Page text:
The National Trust looking into vandalism of historic South Tyneside landmark

The National Trust are looking to plan a clean-up operation after vandals target a piece of South Tyneside’s military history.

Sunday, 23rd June 2019, 6:00 am
Updated Sunday, 23rd June 2019, 1:13 pm
Trow Point and the Disappearing Gun targeted by vandals

The trust has been made aware of a recent incident of vandalism to the Disappearing Gun at Trow Point, which has been left covered in graffiti.

The historic landmark, which sits on Trow Rocks Beach in South Shields, is what remains of an innovative experiment in gun technology in the 19th Century.

Designed by Sir Hiram Stevens Maxim, it was first placed there in 1887 when the Army was experimenting with coastal defences.

Sign up to our daily newsletter

The i newsletter cut through the noise

Disappearing Gun on Trow Rock after it was restored by 205 battery with paint materials supplied by National Trust.

The original concrete housing remains, but the gun in position today is a replica, put there in 1987 to commemorate the centenary of the gun trial.

In May this year plans that would have seen the landmark redeveloped, as part of a £2.9 million Tyne-to-Tees waterfront regeneration project, were shelved.

Leaders of the six-year Seascape scheme admitted to having to prioritise other elements of the project, which aims to inspire the public to discover the North East coastline’s history, geology and environment.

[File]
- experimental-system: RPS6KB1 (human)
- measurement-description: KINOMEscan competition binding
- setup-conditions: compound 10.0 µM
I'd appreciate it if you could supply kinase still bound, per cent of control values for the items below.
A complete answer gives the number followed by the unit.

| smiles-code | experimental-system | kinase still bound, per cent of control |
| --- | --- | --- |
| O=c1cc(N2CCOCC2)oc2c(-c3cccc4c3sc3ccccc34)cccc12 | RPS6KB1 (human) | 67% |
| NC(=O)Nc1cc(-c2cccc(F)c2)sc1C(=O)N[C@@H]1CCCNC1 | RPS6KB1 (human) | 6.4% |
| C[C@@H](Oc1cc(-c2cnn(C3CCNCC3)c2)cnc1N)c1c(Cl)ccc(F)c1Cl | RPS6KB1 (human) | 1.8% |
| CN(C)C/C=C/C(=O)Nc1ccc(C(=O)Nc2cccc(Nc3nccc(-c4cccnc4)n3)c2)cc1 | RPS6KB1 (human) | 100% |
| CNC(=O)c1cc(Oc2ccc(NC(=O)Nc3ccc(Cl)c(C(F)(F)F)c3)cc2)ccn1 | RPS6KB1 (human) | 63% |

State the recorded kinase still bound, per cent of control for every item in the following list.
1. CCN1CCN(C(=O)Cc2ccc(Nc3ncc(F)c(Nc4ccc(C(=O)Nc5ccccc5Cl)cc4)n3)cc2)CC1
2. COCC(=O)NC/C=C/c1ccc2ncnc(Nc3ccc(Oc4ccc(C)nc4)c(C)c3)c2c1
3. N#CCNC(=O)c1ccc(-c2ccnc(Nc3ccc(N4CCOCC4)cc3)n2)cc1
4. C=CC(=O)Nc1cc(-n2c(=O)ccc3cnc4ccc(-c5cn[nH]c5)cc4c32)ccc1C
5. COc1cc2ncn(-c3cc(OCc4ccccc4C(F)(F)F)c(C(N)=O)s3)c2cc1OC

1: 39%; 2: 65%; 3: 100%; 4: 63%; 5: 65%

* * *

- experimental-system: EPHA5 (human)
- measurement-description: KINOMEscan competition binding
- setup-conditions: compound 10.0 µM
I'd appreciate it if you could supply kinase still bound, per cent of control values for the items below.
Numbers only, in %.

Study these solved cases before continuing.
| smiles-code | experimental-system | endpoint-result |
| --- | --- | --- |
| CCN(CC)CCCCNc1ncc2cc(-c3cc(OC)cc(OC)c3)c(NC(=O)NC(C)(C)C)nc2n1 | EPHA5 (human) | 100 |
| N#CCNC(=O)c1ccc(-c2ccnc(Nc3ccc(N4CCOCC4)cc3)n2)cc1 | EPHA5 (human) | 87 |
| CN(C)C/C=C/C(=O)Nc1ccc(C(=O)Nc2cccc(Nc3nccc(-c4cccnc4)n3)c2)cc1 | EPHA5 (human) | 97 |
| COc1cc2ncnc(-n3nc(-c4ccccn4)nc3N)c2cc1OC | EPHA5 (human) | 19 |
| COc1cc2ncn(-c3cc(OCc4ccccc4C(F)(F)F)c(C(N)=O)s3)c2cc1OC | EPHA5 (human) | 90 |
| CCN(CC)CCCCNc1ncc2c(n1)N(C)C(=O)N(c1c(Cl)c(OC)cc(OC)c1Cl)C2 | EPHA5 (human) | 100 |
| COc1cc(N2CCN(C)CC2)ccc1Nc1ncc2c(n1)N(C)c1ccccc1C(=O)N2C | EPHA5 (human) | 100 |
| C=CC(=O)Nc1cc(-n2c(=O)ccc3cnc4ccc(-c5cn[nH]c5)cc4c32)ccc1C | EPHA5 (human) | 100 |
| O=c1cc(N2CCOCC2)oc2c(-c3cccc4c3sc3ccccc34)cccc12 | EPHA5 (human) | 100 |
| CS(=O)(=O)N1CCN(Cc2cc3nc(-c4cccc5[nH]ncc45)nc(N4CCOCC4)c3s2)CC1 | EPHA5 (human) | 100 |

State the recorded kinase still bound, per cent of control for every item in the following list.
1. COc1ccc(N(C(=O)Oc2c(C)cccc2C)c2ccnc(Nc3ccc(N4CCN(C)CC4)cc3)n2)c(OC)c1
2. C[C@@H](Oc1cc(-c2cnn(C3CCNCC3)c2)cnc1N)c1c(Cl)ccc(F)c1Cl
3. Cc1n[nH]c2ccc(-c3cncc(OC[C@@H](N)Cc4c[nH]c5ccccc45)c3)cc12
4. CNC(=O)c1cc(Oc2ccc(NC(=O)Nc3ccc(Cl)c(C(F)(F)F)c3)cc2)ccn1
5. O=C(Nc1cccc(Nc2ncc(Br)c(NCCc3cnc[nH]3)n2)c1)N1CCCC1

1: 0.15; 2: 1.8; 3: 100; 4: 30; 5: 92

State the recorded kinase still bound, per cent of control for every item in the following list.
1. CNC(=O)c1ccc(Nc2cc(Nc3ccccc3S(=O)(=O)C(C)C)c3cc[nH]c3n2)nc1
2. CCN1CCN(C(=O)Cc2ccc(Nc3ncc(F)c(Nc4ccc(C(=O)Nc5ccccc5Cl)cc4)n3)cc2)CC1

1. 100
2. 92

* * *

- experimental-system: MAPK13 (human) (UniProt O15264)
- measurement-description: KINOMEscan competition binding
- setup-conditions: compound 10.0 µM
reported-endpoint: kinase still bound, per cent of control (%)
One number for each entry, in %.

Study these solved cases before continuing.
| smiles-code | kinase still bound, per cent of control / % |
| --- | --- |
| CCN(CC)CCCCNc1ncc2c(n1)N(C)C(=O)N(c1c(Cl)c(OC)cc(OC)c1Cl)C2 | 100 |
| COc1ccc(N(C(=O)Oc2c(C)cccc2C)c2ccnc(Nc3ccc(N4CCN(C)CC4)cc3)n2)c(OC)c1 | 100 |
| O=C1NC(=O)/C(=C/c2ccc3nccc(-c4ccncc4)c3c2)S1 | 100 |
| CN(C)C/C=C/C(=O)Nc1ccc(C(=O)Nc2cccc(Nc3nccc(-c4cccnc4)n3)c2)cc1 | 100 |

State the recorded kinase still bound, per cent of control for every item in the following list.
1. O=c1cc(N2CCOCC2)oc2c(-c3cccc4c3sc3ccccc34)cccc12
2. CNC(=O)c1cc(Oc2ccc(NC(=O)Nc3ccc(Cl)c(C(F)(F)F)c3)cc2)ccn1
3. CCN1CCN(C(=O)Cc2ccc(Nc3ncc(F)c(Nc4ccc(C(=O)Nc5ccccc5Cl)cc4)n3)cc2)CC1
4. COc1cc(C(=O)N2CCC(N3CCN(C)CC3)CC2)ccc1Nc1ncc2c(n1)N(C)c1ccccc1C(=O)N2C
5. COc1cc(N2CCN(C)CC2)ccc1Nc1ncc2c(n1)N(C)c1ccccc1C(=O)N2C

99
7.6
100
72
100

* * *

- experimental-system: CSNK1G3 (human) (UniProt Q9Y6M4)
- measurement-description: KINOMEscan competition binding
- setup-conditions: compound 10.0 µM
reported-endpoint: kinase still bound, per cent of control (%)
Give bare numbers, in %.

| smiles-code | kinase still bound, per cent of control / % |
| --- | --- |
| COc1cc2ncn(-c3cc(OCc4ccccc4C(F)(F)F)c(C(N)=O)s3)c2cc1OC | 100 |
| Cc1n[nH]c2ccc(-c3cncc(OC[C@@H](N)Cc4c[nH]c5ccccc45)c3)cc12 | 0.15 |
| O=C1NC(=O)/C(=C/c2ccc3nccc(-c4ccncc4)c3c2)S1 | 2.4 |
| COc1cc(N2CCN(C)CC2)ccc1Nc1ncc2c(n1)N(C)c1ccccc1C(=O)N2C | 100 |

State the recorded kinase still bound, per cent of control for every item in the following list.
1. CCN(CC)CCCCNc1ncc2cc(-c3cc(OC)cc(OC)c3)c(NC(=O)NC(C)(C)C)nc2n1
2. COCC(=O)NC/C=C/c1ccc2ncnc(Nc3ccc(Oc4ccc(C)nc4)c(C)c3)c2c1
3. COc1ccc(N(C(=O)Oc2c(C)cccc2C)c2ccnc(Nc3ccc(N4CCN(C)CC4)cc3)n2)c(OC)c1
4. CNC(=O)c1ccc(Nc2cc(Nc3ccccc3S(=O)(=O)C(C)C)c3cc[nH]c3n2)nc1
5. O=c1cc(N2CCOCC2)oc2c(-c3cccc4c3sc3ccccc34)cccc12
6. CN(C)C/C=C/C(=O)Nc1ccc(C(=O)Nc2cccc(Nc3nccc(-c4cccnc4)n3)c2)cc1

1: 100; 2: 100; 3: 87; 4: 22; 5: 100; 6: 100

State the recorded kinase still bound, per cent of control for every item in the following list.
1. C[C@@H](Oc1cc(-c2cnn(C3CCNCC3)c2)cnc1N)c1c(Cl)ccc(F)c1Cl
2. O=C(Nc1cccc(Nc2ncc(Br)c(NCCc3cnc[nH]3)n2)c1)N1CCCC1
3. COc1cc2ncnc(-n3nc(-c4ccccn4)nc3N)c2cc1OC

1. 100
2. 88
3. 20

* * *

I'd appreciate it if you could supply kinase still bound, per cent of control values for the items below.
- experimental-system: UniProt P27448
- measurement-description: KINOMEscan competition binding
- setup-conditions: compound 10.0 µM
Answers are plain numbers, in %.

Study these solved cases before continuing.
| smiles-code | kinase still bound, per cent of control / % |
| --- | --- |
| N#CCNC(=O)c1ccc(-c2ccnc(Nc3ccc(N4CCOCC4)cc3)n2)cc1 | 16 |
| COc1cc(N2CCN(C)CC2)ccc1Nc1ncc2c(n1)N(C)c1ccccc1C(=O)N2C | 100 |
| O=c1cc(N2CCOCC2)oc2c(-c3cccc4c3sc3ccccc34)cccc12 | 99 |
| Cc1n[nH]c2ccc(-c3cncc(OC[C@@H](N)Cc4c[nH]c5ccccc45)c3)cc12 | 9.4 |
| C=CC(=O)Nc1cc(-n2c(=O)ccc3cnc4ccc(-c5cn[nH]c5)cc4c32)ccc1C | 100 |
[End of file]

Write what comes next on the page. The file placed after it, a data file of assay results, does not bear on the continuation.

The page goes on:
The gun was last restored in 2015, by a group of Territorial Army soldiers as part of a community engagement project.

Disappearing Gun on Trow Rock after it was restored by 205 battery with paint materials supplied by National Trust, in 2015. Former Mayor and Mayoress Richard and Patricia Porthouse and National Trust's Mick Simpson and Dougie Holden.

Members of the 205 (3 DvA) battery in South Shields spent two days cleaning and repairing the gun, with materials provided by the National Trust.

However, residents have become concerned that it has since fallen into a state of disrepair.

One Gazette reader came across the landmark covered in graffiti, he said: “I was down the seafront with my son, we went up to Trow point cannon as we call it, and were shocked to see who ever own this have left it get in such a sorry state.”

He added: “A South Shields iconic innovative experiment left to rot to its death. An accident waiting to happen, it’s disgraceful, definitely worth restoring.”

A National Trust spokesperson commented: “We are assessing the damage caused and will look to plan a clean-up operation once we know the extent.”